New Backup Scheme

I’m finally not living so dangerously with the data outside my Seafile-synced live set and doing proper backups of all my machines, including laptops. I’m also now storing my various media files on a RAID instead of a single large USB hard drive dangling from whatever machine is attached to my TV. Now that the semester is over and I’ve had time to put some finishing touches on the system, here are some process docs under the fold for the use of my future-self and others – the first part is about my new home server, the second part covers the (likely more transferable) set of borg and rclone incantations, scripts, unit files, etc. that make it all work.

The Server

Hardware wise, I’ve built myself a lovely new home server. I geeked out pretty hard in sourcing the thing, and ended up building from components instead of buying a turnkey solution.

My two major requirements were that it fit in a little space between some pieces of furniture in my apartment, and that I wanted about 8TB formatted capacity with 2-copy redundancy. The price/performance curves at the time made a set of four HGST Deskstar NAS 4TB spinning discs in RAID the most appealing way to get there, at about $580 for the bare discs, which in turn required something with 4 3.5″ bays.

For the record, the closest turnkey(-ish) contenders were a Synology DS416Play or DS916+, a Supermicro 5028L-TN2, or one of the better appointed HP Microserver Gen8 models, all of which were more expensive and/or less capable (and most were both) than what I ended up with. If one wanted strictly a NAS, the Synology 416Play would probably be a better bet, but for my needs paying a little complexity for some additional features and flexibility seems worthwhile.

The machine I ended up with is a Chenbro SR301 chassis, with an ASRock H170 Mini-ITX motherboard, an Intel i3-6100 processor (Purchased, naturally, the week before 7100 became available for the same price), a single 8GB stick of DDR4 RAM, and a cheap AData 64GB SSD to use as a boot disc. With a little creative sourcing the host machine cost around $390, bringing the total system including storage to $975. One motivating nice detail of the SR301 over other chassis in its size range is that it uses a standard, easily-replaced ATX power supply, and that more than makes up for it being a little awkward to work in (and having the world’s most useless chassis intrusion switch on the side panel with the locking slot, but not the other one). The resulting system is pictured below in all its dusty glory, with the core of my awkwardly-shaped home networking equipment piled on top of it.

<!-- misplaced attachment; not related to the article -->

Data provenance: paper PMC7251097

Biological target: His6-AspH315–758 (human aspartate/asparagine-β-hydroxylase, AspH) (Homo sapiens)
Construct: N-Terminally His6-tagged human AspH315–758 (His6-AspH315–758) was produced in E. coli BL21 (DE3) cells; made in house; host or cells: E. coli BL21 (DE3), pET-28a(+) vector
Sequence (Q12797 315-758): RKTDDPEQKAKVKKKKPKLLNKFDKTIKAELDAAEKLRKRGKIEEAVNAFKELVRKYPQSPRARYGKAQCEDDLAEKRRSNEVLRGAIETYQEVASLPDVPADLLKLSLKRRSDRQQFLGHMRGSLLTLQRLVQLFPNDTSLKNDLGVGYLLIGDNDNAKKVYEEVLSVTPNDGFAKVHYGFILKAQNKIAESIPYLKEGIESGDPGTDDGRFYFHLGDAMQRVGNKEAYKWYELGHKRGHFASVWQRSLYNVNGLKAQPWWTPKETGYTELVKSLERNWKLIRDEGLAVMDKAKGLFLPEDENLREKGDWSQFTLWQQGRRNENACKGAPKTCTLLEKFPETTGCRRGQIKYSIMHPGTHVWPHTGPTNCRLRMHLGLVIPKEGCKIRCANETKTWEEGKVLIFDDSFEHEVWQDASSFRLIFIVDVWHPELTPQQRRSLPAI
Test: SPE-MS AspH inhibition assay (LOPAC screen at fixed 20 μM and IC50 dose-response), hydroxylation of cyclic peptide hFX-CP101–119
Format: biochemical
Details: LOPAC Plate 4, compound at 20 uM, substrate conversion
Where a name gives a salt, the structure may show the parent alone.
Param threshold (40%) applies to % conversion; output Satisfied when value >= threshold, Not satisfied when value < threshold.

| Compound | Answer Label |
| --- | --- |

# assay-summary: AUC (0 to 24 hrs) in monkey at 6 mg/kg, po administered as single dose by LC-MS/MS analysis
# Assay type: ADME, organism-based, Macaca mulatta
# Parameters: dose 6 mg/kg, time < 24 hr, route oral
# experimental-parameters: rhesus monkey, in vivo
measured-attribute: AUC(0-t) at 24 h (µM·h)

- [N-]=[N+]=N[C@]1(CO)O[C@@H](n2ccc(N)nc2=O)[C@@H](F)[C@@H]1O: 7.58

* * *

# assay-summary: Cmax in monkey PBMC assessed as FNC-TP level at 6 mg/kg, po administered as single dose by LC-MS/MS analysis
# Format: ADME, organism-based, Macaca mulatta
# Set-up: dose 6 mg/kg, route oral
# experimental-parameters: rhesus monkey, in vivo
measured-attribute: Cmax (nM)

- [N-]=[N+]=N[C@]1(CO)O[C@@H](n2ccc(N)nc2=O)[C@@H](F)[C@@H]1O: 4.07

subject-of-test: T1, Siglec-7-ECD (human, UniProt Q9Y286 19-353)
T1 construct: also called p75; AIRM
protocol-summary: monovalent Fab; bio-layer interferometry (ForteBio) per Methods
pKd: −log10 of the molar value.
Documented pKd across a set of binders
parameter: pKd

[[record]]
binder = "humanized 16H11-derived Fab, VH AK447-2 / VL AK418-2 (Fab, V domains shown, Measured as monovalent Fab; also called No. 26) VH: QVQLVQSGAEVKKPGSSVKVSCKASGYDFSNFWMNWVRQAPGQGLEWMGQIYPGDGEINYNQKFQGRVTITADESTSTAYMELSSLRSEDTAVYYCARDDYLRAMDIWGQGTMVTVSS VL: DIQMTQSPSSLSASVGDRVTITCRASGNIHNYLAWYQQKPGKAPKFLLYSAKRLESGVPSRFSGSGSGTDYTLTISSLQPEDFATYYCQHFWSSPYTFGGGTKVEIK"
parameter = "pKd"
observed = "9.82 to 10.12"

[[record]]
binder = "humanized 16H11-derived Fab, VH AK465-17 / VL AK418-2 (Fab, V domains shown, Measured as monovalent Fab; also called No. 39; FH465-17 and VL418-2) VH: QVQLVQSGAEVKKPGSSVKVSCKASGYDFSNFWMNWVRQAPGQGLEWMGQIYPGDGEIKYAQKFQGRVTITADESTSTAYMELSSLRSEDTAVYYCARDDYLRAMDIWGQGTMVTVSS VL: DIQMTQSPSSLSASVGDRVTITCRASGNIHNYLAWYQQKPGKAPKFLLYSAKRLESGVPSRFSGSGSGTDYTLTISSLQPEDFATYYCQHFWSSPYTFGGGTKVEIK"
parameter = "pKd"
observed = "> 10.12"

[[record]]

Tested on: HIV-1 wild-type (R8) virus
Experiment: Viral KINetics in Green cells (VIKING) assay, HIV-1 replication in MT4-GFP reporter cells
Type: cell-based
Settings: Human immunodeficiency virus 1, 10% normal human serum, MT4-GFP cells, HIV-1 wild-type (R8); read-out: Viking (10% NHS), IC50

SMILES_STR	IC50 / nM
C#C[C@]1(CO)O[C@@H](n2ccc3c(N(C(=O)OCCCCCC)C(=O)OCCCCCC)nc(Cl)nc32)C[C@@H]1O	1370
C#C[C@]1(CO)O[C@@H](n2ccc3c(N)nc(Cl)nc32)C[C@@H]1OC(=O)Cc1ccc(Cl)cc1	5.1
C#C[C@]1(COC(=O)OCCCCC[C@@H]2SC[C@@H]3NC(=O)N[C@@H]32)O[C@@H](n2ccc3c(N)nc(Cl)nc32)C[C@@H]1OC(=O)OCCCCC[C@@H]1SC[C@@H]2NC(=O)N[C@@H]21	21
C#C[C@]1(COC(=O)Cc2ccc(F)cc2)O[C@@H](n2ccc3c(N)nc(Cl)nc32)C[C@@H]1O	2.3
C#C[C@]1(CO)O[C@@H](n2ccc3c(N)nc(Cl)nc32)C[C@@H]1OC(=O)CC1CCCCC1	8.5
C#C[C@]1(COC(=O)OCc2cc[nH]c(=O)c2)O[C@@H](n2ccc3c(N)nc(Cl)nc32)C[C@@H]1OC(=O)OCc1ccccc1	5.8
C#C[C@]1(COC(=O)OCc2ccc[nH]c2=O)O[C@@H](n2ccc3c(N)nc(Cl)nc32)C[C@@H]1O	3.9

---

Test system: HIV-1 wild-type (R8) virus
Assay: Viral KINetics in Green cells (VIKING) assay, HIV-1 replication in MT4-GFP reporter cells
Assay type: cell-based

Reasonably configured it’s nearly silent unless the discs are chugging, and even that is minor. To further enhance the low-noise experience, I have hdparm -B 100 set on the array disks, so they spin down automatically when idle for an extended period of time (around 45 minutes) – there seems to be some disagreement about whether this is a good idea, but my usage patterns mean it’s typically only about two spin-up/spin-down cycles per day.

Out of familiarity, I’m running ArchLinux on it. It’s been so long since I’ve had an “Arch problem” that would affect this use case, I deemed it worth it to not have to struggle with version mismatches relative to my user machines. Not out of familiarity, I’m using BTRFS for all the storage in it, on a partition for the root filesystem on the SSD, and on bare disks in its “RAID10” configuration (whose semantics aren’t exactly the same as RAID10) for the array. So far the BTRFS part has been easy (and all native, unlike dealing with ZFS), and I’m enticed by the idea that it can be rolling-resized onto larger replacement disks. The only real test will be long-term integrity and recovery should it have a failure. I am running an automated monthly prophylactic btrfs-scrub, but am a little peeved by the lack of automated notification options. So far the experience has been excellent.

As far as making everything reachable, I have a subdomain pointed at my apartment (rel: NameCheap has spectacular dynamic DNS support, and OpenWRT interfaces nicely with it), and I have a port punched for external SSH access to the backup server.

The System

I’d been using Attic to backup my webserver to a spare box tucked into a machine on campus for years, and when looking for a current solution suitable for all my machines, the better maintained fork Borg seemed like the obvious winner. The ability to target a remote host via SSH, maintain incremental backups, encrypt data on the client side, and mount any backed-up state to inspect or retrieve files are my major desires in a backup tool, and Borg lines right up with those asks without much extra unavoidable complexity. This turned out to be an especially good choice as Attic has become incompatible with recent versions of OpenSSL, and I had to roll my webserver over to Borg as well.

More or less following the suggestions of the Borg Documentation (which is pretty solid), I have a user backup on my target machine who is crippled in a wide variety of ways, including not having a password. backup‘s ~/.ssh/authorized_keys has a key from a user with enough privileges to touch all the things being backed up from each machine, crippled like